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Naperville, Ill., Integrates Lifesaving Mobile App into Its Services

Tapping into the proximity and talents of nearby CPR-certified volunteers, the city’s PulsePoint app is Uber-ifying emergency services.

A quiet revolution has taken hold in everyday life and it’s being driven by a mobile app. Uber, the game-changing, private-transportation application and platform that unlocks average citizens’ vehicles as car service inventory, is the exemplar of this overarching “as a service” trend in our lives.

And the Chicago suburb of Naperville, Ill., is taking that concept and applying it in a uniquely lifesaving way. With the use of the PulsePoint Respond application, which tracks and alerts CPR-certified volunteers of incidents so they can assist in an emergency, the town of 146,000 is establishing itself as a pioneer in the state.

Government Technology’s Digital Communities blog highlighted the city’s CPR app in a recent article.

Naperville, Ill., is the first municipality in Illinois to begin using a smartphone app that will allow people who have CPR and automated external defibrillator (AED) certification to respond to cardiac emergencies in public places, Fire Chief Mark Puknaitis said.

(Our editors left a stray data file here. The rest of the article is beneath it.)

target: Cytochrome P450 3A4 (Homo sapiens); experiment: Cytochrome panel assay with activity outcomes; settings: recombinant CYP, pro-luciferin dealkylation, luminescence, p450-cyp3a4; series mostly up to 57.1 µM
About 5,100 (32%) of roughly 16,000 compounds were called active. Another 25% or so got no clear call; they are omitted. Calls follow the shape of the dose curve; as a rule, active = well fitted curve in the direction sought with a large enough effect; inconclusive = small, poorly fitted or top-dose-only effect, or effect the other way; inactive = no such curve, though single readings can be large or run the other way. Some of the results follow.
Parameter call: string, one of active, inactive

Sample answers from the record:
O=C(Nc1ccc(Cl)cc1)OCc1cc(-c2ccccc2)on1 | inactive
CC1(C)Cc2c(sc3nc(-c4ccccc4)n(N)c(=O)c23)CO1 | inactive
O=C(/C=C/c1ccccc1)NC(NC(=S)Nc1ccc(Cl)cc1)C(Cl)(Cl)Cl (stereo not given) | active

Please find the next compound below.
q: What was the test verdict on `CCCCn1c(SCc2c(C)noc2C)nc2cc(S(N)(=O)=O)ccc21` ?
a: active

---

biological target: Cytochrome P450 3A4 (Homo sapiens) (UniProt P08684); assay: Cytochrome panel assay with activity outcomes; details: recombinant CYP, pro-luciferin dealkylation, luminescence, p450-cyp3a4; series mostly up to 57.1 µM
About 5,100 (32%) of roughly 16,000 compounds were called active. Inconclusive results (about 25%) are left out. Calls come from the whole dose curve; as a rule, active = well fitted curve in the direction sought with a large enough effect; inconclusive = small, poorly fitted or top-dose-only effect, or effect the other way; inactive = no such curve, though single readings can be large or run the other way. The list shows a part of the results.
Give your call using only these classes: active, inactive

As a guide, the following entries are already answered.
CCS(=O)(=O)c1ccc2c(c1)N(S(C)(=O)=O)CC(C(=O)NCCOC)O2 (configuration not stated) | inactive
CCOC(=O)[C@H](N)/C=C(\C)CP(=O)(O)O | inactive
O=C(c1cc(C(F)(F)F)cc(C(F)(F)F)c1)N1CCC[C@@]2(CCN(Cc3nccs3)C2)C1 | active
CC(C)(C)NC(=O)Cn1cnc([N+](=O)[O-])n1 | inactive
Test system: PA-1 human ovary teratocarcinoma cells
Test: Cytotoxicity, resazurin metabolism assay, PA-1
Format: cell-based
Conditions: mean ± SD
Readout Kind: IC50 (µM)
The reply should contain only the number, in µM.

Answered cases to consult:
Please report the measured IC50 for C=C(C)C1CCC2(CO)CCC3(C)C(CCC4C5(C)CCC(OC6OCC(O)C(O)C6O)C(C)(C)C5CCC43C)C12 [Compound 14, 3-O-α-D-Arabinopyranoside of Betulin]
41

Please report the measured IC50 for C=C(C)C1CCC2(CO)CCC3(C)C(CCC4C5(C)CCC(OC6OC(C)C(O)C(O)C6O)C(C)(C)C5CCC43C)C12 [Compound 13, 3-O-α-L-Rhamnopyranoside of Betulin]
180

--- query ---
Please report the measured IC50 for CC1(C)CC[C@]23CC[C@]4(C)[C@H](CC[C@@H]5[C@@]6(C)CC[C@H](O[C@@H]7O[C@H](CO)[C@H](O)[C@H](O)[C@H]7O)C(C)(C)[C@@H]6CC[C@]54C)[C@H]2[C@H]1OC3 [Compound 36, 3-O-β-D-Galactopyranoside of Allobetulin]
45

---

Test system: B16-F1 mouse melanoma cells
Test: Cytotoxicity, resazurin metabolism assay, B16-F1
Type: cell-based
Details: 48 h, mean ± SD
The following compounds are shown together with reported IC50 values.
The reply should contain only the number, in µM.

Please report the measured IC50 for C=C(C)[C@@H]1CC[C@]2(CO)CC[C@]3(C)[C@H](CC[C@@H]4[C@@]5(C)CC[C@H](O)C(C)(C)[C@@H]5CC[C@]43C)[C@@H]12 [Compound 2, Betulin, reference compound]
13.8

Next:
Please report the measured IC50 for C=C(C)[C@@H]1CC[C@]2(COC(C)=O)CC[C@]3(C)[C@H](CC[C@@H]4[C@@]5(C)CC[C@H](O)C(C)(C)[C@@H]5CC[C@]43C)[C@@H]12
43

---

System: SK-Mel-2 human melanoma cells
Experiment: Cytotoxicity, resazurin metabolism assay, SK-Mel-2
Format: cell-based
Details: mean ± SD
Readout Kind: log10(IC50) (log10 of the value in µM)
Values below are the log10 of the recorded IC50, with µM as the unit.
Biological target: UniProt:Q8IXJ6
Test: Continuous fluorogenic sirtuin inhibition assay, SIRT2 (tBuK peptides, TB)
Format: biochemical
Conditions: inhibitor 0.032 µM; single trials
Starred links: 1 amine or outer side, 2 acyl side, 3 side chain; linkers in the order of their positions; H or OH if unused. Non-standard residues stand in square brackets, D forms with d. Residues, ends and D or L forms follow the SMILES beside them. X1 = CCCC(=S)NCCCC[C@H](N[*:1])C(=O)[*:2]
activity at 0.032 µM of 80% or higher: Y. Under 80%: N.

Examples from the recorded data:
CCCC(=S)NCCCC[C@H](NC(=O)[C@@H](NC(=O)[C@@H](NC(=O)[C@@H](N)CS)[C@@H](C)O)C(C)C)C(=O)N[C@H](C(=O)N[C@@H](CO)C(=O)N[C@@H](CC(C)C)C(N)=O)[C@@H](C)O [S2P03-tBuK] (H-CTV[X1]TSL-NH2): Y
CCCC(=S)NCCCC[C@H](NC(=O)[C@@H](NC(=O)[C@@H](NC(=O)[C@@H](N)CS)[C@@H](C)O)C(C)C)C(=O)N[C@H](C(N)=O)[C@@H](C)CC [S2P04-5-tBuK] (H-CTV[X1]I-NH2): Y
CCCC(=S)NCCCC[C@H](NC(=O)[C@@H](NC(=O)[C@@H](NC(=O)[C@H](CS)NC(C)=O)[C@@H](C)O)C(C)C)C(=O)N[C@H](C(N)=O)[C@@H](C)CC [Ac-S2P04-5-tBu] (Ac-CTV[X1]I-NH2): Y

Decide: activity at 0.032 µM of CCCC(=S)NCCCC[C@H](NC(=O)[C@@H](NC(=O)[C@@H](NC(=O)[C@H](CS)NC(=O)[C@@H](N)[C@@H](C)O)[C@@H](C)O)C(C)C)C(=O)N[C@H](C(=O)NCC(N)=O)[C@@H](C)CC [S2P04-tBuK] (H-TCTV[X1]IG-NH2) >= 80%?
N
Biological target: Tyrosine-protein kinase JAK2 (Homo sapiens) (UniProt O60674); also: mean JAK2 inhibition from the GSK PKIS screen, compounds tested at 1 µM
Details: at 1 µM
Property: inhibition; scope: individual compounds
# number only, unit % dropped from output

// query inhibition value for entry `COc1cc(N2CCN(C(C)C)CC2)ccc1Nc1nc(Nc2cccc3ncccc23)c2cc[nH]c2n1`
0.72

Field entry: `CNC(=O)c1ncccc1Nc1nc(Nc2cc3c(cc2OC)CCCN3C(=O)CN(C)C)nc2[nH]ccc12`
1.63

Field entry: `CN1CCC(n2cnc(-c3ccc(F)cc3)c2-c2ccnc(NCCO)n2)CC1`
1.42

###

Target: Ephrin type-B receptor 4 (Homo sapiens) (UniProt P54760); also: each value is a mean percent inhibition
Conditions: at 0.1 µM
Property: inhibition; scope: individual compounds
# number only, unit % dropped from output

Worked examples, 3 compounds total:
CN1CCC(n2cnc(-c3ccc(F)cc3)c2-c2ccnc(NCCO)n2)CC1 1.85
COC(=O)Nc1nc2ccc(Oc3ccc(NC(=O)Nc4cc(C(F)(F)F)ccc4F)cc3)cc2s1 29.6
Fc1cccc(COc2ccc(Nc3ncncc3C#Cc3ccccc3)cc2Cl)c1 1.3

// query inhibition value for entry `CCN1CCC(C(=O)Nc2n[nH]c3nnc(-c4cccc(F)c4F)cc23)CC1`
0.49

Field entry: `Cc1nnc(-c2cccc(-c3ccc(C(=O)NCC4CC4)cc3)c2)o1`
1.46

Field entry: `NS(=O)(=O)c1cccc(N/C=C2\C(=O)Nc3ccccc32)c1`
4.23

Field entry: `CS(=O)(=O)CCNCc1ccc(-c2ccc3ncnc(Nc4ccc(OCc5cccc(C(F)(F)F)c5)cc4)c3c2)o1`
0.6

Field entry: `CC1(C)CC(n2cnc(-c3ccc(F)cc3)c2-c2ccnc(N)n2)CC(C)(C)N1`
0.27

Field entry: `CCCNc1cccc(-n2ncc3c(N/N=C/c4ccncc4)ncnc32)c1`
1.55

The PulsePoint Respond app informs users of emergency situations within a 12-block radius of their current location in the hope that volunteer help might arrive to provide assistance in those dire minutes before firefighters or EMTs can make it to a location, Puknaitis said.

As a bonus, the app also provides users with the dates, times, locations and natures of all of the department's emergency calls as they are received, in much the same way that electronic radio "scanners" once allowed citizens to monitor police and fire emergency situations.

The value of having a volunteer, on-demand workforce that can help in situations of cardiac arrest can’t be understated. Every minute counts, and Naperville paramedics “have been sent out on 70 CPR-related calls and 120 other situations in which someone was not breathing” since January, according to Puknaitis. The city’s paramedics spend on average about six minutes making their way to a call, he said, so if a volunteer can get to someone who’s in distress and resuscitate him or her within two minutes rather than six, that’s a game-changer.

Fire department Division Chief Andy Dina found the service and worked with the city’s IT department to roll out the application to the public. It’s a healthy and encouraging sign of how IT can truly have a meaningful impact in the way that cities serve and empower their communities.

So far, 547 people in Naperville are using the app, according to Puknaitis.

You can learn more about PulsePoint Respond in this demonstration video from the nonprofit that developed the app.

Kritchanut/iStock/ThinkStockPhotos
Aug 18 2016

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